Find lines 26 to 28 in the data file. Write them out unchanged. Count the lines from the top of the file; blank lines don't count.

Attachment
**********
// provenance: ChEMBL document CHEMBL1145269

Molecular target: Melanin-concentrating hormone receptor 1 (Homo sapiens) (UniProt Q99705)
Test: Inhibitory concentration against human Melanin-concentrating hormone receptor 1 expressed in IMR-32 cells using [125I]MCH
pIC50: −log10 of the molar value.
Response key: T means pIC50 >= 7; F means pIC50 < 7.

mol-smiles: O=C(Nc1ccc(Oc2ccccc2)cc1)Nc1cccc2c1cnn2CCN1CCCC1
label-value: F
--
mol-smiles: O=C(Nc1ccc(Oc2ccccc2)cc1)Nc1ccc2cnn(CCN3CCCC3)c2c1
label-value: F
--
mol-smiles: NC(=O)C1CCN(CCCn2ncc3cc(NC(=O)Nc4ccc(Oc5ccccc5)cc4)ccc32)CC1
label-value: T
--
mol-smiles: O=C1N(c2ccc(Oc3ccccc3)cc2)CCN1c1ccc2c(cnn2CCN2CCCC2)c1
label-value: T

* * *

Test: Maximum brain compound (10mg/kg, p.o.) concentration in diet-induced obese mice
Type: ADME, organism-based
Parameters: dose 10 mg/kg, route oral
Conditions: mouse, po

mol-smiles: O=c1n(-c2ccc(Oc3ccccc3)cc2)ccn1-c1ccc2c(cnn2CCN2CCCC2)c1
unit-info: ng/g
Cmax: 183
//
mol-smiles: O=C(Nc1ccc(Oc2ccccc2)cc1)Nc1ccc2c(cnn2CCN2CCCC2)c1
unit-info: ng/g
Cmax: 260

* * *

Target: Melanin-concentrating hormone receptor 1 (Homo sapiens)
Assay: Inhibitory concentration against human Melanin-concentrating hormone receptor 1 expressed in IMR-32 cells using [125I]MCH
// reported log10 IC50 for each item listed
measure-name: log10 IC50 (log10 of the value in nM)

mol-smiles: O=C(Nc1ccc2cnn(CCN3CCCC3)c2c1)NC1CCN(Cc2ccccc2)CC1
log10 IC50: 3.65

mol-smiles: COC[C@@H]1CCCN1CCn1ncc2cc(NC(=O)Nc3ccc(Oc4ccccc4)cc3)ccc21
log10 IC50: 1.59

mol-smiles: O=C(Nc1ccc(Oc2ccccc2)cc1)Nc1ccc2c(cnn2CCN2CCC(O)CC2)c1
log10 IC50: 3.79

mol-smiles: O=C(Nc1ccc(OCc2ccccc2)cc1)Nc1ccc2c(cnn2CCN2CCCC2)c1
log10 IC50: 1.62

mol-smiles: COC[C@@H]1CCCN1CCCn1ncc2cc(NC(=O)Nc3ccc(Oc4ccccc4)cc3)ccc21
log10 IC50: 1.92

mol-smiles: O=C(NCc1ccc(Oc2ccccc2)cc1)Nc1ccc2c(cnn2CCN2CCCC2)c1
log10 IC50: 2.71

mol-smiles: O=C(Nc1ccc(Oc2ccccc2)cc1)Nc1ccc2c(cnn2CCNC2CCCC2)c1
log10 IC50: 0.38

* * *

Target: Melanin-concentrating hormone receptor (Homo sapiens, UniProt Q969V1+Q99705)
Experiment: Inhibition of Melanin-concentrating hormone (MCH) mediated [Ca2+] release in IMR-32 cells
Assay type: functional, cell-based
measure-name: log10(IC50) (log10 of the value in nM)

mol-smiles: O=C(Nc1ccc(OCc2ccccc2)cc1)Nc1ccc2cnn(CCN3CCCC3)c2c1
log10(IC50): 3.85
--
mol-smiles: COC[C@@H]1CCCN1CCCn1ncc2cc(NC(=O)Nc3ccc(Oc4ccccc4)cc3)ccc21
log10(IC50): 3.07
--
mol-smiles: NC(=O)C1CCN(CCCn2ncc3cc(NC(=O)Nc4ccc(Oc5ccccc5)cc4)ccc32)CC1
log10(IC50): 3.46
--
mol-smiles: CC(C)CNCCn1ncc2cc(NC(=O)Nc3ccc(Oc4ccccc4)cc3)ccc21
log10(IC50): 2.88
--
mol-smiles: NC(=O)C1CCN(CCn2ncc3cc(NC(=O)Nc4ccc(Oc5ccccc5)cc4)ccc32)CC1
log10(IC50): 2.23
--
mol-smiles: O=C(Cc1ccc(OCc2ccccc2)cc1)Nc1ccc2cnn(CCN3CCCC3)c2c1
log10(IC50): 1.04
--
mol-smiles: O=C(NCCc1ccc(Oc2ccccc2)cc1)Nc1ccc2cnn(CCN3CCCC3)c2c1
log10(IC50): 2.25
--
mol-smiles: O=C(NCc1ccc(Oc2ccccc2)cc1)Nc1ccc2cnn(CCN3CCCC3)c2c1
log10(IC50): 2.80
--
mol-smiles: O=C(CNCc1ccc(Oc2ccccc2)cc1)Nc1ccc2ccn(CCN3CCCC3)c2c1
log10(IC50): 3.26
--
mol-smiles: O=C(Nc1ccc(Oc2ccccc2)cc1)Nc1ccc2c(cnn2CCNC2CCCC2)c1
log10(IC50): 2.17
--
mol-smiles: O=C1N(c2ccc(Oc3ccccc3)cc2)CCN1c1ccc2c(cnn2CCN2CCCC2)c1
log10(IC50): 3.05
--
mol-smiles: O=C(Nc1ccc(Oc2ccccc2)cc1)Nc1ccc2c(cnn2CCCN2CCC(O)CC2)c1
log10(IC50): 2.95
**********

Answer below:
mol-smiles: O=C(Nc1ccc(Oc2ccccc2)cc1)Nc1ccc2c(cnn2CCN2CCCC2)c1
unit-info: ng/g
Cmax: 260